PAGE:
Anyone who saw this must-read post Facebook: I Want My Friends Back last month, calling the promoted posts system on Facebook the “biggest bait and switch in history”, or, you know, literally any single person who has logged onto the site lately, will have recognized that there is something fishy going on with the content we’re seeing in our news feeds. I can’t remember the last time I’ve been afforded an uninterrupted, unfiltered look at the actual posts being shared by my friends. Although I have a couple thousand people I’m supposed to be interacting with, in theory, my feed seems to stay stagnant, with the occasional update from a handful of people, and, more importantly, from companies and businesses who are obviously paying to get to the top of my stream. That would be bad enough on its own, if at least somewhat understandable—Facebook is a free service, after all, and I’m not required to use it. But a new behavior may just be a bridge too far.
As Bernard Miesler points out in this infurtiating piece on ReadWrite, many of us are also starting to see phantom likes and interactions between our friends and companies that they never even initiated themselves, rise to the top of our pages. Even worse, it’s happening with people who are dead, or who would never have liked the company in question in the first place. Sometimes it’s both.
Last month, while wasting a few moments on Facebook, my pal Brendan O’Malley was surprised to see that his old friend Alex Gomez had “liked” Discover. This was surprising not only because Alex hated mega-corporations but even more so because Alex had passed away six months earlier.
The Facebook “like” is dated Nov. 1, which is strange since Alex “passed [away] around March 26 or March 27,” O’Malley told me. Worse, O’Malley says the like was “quite offensive” since his friend “hated corporate bullshit.”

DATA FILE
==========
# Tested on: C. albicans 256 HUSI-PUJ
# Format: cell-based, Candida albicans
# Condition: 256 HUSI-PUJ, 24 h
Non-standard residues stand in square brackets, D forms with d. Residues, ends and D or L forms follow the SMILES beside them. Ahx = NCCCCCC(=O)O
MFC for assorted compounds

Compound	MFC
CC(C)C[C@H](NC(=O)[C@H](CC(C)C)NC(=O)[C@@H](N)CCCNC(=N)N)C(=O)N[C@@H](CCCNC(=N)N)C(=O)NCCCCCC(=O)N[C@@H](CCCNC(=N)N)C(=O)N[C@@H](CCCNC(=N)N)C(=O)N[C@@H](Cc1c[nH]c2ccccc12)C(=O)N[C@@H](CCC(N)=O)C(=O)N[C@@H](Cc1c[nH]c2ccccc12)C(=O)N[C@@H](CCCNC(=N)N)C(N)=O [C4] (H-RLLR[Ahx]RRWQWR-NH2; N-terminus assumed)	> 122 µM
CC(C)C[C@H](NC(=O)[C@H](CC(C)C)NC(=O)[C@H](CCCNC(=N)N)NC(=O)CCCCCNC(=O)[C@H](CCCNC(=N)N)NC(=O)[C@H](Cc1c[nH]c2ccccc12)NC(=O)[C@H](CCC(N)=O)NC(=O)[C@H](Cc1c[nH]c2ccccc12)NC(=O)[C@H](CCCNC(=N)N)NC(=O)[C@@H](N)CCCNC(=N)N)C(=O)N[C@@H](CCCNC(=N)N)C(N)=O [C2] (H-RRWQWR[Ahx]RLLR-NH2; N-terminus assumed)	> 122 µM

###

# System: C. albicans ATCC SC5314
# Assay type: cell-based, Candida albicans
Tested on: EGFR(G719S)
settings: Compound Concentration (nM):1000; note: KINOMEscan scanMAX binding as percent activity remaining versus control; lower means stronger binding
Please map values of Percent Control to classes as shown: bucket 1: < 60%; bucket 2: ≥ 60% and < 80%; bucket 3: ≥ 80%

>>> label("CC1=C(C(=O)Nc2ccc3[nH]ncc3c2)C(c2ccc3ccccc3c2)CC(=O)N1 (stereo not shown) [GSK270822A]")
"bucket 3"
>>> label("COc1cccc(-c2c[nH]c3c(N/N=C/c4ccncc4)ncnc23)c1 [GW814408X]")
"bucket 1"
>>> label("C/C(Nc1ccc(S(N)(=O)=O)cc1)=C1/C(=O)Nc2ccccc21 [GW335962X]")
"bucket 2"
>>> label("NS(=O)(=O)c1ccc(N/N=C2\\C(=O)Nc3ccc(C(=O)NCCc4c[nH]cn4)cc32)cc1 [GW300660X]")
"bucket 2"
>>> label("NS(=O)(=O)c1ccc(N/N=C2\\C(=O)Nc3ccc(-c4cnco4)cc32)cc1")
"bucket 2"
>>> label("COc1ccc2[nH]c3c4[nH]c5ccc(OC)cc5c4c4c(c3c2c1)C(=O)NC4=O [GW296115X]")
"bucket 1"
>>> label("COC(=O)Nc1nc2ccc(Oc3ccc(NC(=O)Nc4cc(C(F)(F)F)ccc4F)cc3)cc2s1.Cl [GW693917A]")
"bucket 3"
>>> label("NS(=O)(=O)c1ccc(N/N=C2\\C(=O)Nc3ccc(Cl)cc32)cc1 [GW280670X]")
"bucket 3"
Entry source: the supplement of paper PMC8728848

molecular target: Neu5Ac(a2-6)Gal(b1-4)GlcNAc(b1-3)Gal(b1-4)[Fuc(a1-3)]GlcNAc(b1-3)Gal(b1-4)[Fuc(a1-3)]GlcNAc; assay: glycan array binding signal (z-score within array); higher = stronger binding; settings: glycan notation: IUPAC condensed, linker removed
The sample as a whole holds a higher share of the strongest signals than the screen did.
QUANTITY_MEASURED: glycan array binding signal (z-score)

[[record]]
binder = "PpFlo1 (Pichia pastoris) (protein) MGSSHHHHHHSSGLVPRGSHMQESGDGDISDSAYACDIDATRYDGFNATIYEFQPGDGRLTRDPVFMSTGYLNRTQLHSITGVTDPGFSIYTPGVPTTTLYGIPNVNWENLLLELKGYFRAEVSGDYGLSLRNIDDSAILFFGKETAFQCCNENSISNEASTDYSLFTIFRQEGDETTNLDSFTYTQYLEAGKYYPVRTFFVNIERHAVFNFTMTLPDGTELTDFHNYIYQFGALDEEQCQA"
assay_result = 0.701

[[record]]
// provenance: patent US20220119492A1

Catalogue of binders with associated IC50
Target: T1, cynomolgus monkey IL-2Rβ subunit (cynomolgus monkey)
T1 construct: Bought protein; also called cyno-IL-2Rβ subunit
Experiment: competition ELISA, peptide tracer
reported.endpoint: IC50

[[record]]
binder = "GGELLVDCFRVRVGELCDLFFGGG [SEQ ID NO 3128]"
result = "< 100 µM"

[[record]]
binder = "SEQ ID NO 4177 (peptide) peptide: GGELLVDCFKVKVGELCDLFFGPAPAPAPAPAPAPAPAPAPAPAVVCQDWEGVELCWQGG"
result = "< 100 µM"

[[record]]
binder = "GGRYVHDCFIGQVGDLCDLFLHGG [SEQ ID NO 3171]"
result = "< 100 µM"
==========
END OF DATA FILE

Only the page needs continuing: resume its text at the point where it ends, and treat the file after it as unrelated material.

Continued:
All of this is surprising, especially given Facebook’s purported mission to stamp out fake profiles because they consider it harmful to their credibility. What’s with all the fake likes then? And, as Miesler points out, doesn’t this sort of brand appreciation shell game completely destroy the very thing that makes Facebook so valuable to advertisers in the first place, being a means to track what we as consumers specifically “like” and thereby target us better? Go check your own pages now, you’ll probably find a vegetarian friend who “likes” Burger King, or a liberal who “likes” Mitt Romney. It turns out I like something called TD Money Lounge, which is a bank or some sort I’m guessing. Even weirder is that me and about 12 other of my friends, most of them from Boston, and most of them in the music world here, like a restaurant in Binghamton, NY, called Valhalla International Restaurant and Lounge. W. T. F. ?
That’s a lot of wasted ad and promoted post dollars being flushed down the shitter based on faulty premises. The result, I guess, is people online pretending to be someone that they’re not, getting falsely looped into a brand interaction they never agreed to, then being advertised to by companies who think they’re reaching someone that doesn’t exist. It’s enough to make you want to wash your hands of the whole social media experiment altogether. I mean, none of us are going to, because we’re all twitching crack-rodents waiting for the next pill to pop down the shoot, but wouldn’t it be nice if we did?